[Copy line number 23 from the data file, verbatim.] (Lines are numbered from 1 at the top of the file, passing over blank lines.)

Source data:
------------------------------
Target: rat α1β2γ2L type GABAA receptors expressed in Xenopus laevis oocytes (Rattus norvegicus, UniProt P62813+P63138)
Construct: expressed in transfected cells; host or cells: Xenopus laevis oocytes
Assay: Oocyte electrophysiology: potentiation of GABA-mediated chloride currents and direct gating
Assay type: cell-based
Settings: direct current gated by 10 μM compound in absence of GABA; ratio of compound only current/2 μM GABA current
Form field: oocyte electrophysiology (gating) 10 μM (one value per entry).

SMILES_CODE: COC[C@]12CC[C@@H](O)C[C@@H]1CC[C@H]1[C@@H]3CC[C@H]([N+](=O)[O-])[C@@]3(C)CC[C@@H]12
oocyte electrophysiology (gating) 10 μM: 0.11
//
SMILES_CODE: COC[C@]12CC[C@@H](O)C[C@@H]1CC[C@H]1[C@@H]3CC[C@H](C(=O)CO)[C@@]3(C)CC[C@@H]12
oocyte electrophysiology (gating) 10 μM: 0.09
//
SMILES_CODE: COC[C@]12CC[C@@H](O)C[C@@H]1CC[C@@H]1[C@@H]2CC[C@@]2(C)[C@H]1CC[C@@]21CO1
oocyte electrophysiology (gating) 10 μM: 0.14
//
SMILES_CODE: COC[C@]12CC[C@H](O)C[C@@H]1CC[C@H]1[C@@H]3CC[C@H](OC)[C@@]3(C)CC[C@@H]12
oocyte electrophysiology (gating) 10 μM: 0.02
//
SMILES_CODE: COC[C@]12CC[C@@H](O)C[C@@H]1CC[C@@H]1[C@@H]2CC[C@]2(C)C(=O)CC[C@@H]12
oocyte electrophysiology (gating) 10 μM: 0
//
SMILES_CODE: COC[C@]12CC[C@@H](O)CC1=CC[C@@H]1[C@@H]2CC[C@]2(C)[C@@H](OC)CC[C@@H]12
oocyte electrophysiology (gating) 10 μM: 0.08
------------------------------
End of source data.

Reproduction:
oocyte electrophysiology (gating) 10 μM: 0.08